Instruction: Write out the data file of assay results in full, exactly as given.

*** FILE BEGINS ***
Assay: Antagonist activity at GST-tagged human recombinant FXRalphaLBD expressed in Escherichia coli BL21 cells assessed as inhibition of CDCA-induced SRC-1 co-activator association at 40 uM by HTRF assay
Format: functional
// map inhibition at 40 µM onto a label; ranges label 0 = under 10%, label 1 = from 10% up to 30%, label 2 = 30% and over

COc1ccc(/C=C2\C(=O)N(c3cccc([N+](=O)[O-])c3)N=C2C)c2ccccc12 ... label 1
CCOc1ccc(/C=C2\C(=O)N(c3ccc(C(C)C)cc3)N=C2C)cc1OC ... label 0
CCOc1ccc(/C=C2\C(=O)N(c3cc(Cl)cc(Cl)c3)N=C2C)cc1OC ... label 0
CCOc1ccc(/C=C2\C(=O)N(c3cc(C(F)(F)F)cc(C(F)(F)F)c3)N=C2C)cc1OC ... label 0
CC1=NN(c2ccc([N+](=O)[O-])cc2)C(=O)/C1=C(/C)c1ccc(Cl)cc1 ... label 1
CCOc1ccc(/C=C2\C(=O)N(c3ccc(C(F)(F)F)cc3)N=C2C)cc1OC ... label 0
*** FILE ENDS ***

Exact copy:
Assay: Antagonist activity at GST-tagged human recombinant FXRalphaLBD expressed in Escherichia coli BL21 cells assessed as inhibition of CDCA-induced SRC-1 co-activator association at 40 uM by HTRF assay
Format: functional
// map inhibition at 40 µM onto a label; ranges label 0 = under 10%, label 1 = from 10% up to 30%, label 2 = 30% and over

COc1ccc(/C=C2\C(=O)N(c3cccc([N+](=O)[O-])c3)N=C2C)c2ccccc12 ... label 1
CCOc1ccc(/C=C2\C(=O)N(c3ccc(C(C)C)cc3)N=C2C)cc1OC ... label 0
CCOc1ccc(/C=C2\C(=O)N(c3cc(Cl)cc(Cl)c3)N=C2C)cc1OC ... label 0
CCOc1ccc(/C=C2\C(=O)N(c3cc(C(F)(F)F)cc(C(F)(F)F)c3)N=C2C)cc1OC ... label 0
CC1=NN(c2ccc([N+](=O)[O-])cc2)C(=O)/C1=C(/C)c1ccc(Cl)cc1 ... label 1
CCOc1ccc(/C=C2\C(=O)N(c3ccc(C(F)(F)F)cc3)N=C2C)cc1OC ... label 0